This book, one of two in the Queer Film Classics series to focus on Asian queer cinema, places the film in its historical and cultural context while drawing on fresh insights from recent works on transgender and queer studies to provide readers with an intimate, provocative, and original look at the film.
The QUEER FILM CLASSICS series, begun in 2009, consists of critical yet populist monographs on classic films of interest to LGBT audiences written by esteemed film scholars and critics. The series is edited by authors Thomas Waugh and Matthew Hays.
Print: Arsenal Pulp Press
E-book: Amazon Kindle
Read reviews of the book in Reconstruction and Foreign Influence.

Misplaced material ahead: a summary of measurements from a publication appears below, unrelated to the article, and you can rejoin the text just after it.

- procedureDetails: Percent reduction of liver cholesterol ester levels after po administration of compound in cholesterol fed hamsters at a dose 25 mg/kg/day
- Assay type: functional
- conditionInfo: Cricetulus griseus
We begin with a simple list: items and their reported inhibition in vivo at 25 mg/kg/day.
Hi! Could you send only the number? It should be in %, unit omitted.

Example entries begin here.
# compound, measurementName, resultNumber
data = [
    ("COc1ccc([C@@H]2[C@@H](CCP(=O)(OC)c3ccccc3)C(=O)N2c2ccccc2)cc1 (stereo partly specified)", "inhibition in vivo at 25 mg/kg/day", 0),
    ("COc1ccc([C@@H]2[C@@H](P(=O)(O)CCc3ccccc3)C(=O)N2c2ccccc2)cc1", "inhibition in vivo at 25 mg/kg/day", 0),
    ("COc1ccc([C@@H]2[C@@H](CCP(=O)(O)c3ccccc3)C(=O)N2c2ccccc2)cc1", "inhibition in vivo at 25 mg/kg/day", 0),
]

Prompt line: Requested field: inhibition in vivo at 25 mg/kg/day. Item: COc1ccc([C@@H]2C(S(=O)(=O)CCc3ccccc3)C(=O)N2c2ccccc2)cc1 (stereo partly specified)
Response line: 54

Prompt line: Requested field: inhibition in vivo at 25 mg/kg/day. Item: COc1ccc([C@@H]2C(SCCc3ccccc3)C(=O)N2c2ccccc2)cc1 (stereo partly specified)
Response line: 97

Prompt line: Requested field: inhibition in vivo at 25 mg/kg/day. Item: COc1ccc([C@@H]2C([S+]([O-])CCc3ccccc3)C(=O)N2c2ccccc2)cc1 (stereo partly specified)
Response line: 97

Undercurrents: Queer Culture and Postcolonial Hong Kong engages the critical rubric of “queer” to examine Hong Kong’s media culture during the transitional and immediate postcolonial period. The book argues that while there is no overt consolidation of gay and lesbian identities in Hong Kong culture, undercurrents of diverse and complex expressions of gender and sexual variance are widely in evidence. It also suggests that there are parallels between the crisis and uncertainty of the territory’s postcolonial transition and the queer aspects of its cultural productions. Drawing from theoretical insights in a wide range of disciplines — from sexuality studies and film studies to social and cultural theory — each chapter advances one thematic exposition of the central argument. The major themes studied include: cinematic sexuality and postcolonial urban space; genre films’ recurrent portrayals of girlhood intimacies; cross-gender embodiments in cinema and transgender activism; the queer iconicity of the late Leslie Cheung; the “do it yourself” credo of multimedia autobiographical projects. The book uncovers a queer culture that has been largely overlooked in the West and demonstrates the cultural vitality of a city amidst political transition.